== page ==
CLEVELAND, OH - The new school year will be here before you know it, and that means it’s time to start thinking about school supplies, lunch menus and getting up to date with vaccines.
Mother of six Brittany Bacon says having up to date vaccinations for her children has always been top priority, even though she’s had concerns about possible side effects.
"The story came about that some 3-year-old girl was paralyzed after the flu shot and I got nervous about that," said Bacon.
But Dr. Lolita McDavid with Rainbow Babies and Children’s Hospital says the benefits far outweigh the risks, especially when you’re dealing with potentially deadly diseases like polio, meningitis, and even the mumps and measles.
"I've seen what these diseases look like when they have not been prevented," says Dr. McDavid.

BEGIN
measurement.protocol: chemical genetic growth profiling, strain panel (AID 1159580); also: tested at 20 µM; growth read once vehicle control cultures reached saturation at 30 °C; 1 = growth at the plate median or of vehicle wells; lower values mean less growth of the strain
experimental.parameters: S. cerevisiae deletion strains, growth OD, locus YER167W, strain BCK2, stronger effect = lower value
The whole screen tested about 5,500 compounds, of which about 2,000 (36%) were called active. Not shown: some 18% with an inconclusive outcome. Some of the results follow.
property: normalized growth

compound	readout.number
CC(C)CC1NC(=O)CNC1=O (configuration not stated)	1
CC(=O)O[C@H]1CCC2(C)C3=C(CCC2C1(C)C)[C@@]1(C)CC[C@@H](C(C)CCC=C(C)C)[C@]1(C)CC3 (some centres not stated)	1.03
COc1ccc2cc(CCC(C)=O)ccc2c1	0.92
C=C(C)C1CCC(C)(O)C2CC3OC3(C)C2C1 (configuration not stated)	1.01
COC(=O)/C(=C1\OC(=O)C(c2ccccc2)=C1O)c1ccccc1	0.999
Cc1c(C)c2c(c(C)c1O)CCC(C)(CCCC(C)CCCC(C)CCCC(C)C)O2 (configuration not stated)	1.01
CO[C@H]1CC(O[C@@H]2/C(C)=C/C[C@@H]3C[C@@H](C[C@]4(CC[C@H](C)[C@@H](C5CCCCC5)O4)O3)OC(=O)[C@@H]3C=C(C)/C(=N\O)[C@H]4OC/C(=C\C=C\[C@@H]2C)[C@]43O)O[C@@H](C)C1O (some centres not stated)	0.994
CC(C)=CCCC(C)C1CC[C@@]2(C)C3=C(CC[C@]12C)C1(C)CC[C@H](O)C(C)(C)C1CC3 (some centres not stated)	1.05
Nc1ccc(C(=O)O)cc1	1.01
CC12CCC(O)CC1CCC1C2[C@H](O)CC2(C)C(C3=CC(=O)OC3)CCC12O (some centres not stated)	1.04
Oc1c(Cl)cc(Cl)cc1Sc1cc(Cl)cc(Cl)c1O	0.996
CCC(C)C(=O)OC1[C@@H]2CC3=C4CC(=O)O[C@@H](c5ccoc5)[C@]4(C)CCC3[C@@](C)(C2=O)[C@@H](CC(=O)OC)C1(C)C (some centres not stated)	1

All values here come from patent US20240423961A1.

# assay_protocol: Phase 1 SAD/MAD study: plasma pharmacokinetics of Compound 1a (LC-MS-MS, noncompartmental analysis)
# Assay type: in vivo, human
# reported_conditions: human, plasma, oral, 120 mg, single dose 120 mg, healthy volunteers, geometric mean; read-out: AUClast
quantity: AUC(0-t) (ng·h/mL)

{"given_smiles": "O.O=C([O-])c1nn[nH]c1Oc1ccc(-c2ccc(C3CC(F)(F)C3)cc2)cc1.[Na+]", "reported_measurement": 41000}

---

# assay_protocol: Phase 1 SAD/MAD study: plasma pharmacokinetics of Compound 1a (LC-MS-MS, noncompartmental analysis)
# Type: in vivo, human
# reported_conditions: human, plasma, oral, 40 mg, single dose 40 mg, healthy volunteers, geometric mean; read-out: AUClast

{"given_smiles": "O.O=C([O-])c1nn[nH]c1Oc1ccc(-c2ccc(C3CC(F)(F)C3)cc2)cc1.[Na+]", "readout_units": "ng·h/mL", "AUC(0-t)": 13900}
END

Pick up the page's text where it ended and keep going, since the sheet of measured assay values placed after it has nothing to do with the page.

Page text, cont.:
Last year, a new law went into effect that requires all incoming seventh graders to have one dose of the meningitis vaccine.
It also says all incoming 12th graders must get a second dose.
But what about kindergartners entering class for the first time?
Dr. McDavid says, " They have to have a full series of diphtheria, pertussis and tetanus, what we call D-Tap. They have to have measles, mumps and German measles. They get that at one year of age and 4-years of age.”
The hepatitis-B vaccine is also required, as well as the polio and chicken pox vaccines.
Also, given the different strains of the flu that we see year after year, all children should get a flu shot annually.
Mom Brittany Bacon adds, "Being more educated, it's very important because you have to build up their immune system so they don't get other people sick. They don't get sick themselves, and no one knows what untreated illnesses can cause. They can lay dormant for a while and come back up as something else. So it's very important to get your kids vaccinated."